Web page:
Problem: A high percentage of biological samples are stored in first- and second-generation biobanks that may affect sample integrity. Even if initial sample quality is high, certain storage and handling techniques degrade quality over the long term1, putting these samples at risk for degradation before they are used in downstream assays.
Earlier biobanks typically cobbled together sample storage systems in chest freezers or liquid nitrogen tanks, and used liquid handling and library information management systems (LIMS) from different manufacturers2.
A door opened on a manual freezer for even a short period can result in a significant temperature rise. In figure 1, data gathered by Hamilton Storage Technologies shows that the temperature of samples taken from -80ºC storage to ambient conditions increases at an average of 21.5ºC per minute. Holding a manual freezer door open for more than one minute can raise the temperature of samples to above -60ºC, dependent on their location in the freezer and the tube type. The tubes used in this study were 300 uL REMP tubes with 40 uL Fisher 10X TBS PH 7.4 buffer solution. This can happen countless times over the lifetime of a sample stored and retrieved manually. Accumulated temperature rises above this level are believed to damage the integrity of many types of biospecimens3.
Introducing variability and inconsistency to sample storage can add unknowns into downstream assays, reducing sample quality.
Solution: One product that can solve this sample quality issue is BiOS, a new, third-generation biobanking system from Hamilton Storage Technologies. The BiOS system can store, retrieve, and manipulate samples at ultra-low temperatures (-85ºC)5
Hamilton says BiOS is the only biobanking product that enables large-scale ultra-low temperature sample storage and integrated liquid handling from the same manufacturer.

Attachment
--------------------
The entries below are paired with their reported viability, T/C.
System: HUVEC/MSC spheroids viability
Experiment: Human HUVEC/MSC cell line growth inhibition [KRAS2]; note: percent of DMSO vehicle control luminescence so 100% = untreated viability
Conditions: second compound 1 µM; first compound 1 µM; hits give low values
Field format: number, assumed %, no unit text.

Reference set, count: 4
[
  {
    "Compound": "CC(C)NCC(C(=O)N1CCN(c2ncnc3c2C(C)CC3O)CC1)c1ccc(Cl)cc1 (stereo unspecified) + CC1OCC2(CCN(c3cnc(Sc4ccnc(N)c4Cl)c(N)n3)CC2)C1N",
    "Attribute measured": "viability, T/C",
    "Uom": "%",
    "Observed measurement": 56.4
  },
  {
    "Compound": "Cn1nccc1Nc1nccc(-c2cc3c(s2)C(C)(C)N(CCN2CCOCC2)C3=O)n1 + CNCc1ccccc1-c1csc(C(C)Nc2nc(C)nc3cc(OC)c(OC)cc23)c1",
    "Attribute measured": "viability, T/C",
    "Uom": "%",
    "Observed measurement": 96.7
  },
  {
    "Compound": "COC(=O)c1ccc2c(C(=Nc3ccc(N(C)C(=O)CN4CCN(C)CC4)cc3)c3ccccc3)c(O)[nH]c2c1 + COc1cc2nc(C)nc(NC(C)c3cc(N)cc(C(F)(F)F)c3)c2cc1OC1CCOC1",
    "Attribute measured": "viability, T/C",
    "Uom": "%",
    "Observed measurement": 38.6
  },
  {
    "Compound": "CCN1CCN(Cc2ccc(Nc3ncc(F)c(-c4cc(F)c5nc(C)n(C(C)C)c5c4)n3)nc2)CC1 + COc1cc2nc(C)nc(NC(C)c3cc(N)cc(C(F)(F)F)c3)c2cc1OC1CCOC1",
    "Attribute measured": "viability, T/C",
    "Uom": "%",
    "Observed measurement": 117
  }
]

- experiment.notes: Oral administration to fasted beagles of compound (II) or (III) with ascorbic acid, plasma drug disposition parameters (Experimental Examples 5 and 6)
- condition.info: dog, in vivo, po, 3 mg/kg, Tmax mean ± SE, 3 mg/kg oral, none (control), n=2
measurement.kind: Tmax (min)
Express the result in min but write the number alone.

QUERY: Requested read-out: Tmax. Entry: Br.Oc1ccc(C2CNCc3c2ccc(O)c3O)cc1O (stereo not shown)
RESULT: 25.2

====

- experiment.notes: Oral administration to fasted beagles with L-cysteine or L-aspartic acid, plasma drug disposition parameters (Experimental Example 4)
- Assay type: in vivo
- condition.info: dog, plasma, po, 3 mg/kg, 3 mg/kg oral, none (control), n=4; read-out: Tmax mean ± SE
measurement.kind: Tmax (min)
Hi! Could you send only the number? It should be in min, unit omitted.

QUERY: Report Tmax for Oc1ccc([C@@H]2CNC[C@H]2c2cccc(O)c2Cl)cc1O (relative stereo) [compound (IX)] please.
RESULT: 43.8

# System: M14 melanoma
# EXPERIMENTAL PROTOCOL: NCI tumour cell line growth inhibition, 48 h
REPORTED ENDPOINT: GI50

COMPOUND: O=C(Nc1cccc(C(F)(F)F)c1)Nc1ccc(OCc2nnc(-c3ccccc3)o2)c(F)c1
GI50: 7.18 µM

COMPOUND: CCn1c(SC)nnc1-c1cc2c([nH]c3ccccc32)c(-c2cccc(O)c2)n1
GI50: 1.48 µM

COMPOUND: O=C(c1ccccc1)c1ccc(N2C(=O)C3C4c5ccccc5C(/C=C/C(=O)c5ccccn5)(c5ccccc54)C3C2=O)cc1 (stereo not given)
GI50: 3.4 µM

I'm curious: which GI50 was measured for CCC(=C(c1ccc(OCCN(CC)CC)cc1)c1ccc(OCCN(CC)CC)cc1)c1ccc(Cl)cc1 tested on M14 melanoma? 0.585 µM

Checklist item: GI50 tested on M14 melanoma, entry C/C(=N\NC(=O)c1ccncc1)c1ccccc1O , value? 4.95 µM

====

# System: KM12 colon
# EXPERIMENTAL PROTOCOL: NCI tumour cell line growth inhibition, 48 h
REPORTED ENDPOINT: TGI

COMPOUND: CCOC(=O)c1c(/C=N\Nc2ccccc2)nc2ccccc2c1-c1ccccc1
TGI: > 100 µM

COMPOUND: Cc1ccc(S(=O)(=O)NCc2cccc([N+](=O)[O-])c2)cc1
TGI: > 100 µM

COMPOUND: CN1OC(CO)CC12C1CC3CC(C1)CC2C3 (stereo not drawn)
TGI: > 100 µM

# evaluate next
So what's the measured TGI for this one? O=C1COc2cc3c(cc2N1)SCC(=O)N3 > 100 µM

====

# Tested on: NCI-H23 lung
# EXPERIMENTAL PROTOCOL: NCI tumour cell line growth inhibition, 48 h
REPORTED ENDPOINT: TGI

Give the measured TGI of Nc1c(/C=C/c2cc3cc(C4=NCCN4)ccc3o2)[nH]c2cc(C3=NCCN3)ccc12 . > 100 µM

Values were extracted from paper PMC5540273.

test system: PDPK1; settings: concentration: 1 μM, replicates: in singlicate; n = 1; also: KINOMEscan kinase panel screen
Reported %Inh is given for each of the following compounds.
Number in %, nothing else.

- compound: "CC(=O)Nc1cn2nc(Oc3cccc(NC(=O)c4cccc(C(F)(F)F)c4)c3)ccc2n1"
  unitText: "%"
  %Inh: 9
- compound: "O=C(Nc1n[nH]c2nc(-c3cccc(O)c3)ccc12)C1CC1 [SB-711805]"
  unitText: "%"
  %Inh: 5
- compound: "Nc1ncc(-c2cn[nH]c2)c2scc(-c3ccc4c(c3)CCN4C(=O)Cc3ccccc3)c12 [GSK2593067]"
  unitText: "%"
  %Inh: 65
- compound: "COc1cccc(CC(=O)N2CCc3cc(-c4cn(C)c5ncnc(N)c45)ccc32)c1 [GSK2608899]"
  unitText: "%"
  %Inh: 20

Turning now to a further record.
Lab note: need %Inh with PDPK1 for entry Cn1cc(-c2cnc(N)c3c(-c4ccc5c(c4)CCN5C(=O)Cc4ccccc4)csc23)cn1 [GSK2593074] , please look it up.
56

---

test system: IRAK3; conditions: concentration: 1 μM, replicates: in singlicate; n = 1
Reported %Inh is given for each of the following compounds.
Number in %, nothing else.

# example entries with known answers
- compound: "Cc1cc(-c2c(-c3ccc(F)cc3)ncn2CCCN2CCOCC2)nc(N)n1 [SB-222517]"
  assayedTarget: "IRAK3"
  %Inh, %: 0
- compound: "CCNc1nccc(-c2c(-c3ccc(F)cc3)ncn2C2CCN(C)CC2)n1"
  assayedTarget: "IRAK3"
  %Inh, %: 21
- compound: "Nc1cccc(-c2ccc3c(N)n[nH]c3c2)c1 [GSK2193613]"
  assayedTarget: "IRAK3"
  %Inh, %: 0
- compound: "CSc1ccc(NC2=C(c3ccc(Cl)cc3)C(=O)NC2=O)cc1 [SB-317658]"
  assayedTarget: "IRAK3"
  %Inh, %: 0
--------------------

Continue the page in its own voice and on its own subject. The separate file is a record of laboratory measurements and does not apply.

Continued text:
In this third-generation system, researchers do not open freezer doors. Using the BiOS system, they place a sample tube in a hatch and a robotic arm stores it in a unique interior cell. Tubes have 1-D or 2-D barcodes for tracking samples with the LIMS software and recording each sample's location. The system enables researchers to store and retrieve samples precisely, and it supports the FDA's 21 CFR Part 11 regulations.
When a researcher wants to retrieve a sample, they use the software to send their request to the automated biobank, and the robotic arm retrieves the sample. The arm deposits the sample in a delivery hatch and an email is sent when it is ready. The -80°C freezer also records the entire temperature trail of each individual sample and how many times each sample is removed from frozen storage5.
This automated system reduces retrieval time, preserves chain of custody, and eliminates sample exposure to potentially harmful temperatures.
Three levels of redundant refrigerator systems make this system very reliable. An automatic defrost system keeps samples ultra-cold while removing frost. If the system ever needs to be serviced, a technician has easy access to the refrigeration compartments for quick and efficient servicing. In addition, all automation and sensor equipment of robotic components is located outside the ultra-cold environment, so instrument servicing does not compromise the temperature of the samples.
For more information, please visit http://www.hamilton-storage.com/